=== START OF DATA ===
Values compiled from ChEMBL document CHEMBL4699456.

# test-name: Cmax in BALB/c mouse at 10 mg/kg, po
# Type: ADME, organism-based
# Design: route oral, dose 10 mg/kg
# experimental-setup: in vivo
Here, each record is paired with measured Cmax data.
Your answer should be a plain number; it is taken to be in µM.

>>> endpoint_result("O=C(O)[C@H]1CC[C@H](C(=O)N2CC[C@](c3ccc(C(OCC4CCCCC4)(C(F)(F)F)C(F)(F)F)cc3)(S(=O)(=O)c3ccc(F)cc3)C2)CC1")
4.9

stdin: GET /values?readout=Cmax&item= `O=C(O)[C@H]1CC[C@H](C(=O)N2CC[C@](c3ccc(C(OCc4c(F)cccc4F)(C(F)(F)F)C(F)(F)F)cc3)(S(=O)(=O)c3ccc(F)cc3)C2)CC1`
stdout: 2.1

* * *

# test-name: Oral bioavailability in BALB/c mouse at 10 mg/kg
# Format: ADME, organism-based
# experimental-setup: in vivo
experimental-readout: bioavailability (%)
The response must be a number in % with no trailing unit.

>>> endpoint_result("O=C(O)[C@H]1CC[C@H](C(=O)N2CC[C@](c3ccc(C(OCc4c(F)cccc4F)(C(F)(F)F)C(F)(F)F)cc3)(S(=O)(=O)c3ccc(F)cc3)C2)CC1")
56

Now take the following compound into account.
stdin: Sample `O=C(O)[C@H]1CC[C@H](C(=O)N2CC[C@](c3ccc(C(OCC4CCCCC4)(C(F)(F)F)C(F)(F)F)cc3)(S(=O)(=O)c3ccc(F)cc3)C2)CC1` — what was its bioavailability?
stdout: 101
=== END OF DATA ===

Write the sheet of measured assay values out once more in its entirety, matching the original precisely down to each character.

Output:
Values compiled from ChEMBL document CHEMBL4699456.

# test-name: Cmax in BALB/c mouse at 10 mg/kg, po
# Type: ADME, organism-based
# Design: route oral, dose 10 mg/kg
# experimental-setup: in vivo
Here, each record is paired with measured Cmax data.
Your answer should be a plain number; it is taken to be in µM.

>>> endpoint_result("O=C(O)[C@H]1CC[C@H](C(=O)N2CC[C@](c3ccc(C(OCC4CCCCC4)(C(F)(F)F)C(F)(F)F)cc3)(S(=O)(=O)c3ccc(F)cc3)C2)CC1")
4.9

stdin: GET /values?readout=Cmax&item= `O=C(O)[C@H]1CC[C@H](C(=O)N2CC[C@](c3ccc(C(OCc4c(F)cccc4F)(C(F)(F)F)C(F)(F)F)cc3)(S(=O)(=O)c3ccc(F)cc3)C2)CC1`
stdout: 2.1

* * *

# test-name: Oral bioavailability in BALB/c mouse at 10 mg/kg
# Format: ADME, organism-based
# experimental-setup: in vivo
experimental-readout: bioavailability (%)
The response must be a number in % with no trailing unit.

>>> endpoint_result("O=C(O)[C@H]1CC[C@H](C(=O)N2CC[C@](c3ccc(C(OCc4c(F)cccc4F)(C(F)(F)F)C(F)(F)F)cc3)(S(=O)(=O)c3ccc(F)cc3)C2)CC1")
56

Now take the following compound into account.
stdin: Sample `O=C(O)[C@H]1CC[C@H](C(=O)N2CC[C@](c3ccc(C(OCC4CCCCC4)(C(F)(F)F)C(F)(F)F)cc3)(S(=O)(=O)c3ccc(F)cc3)C2)CC1` — what was its bioavailability?
stdout: 101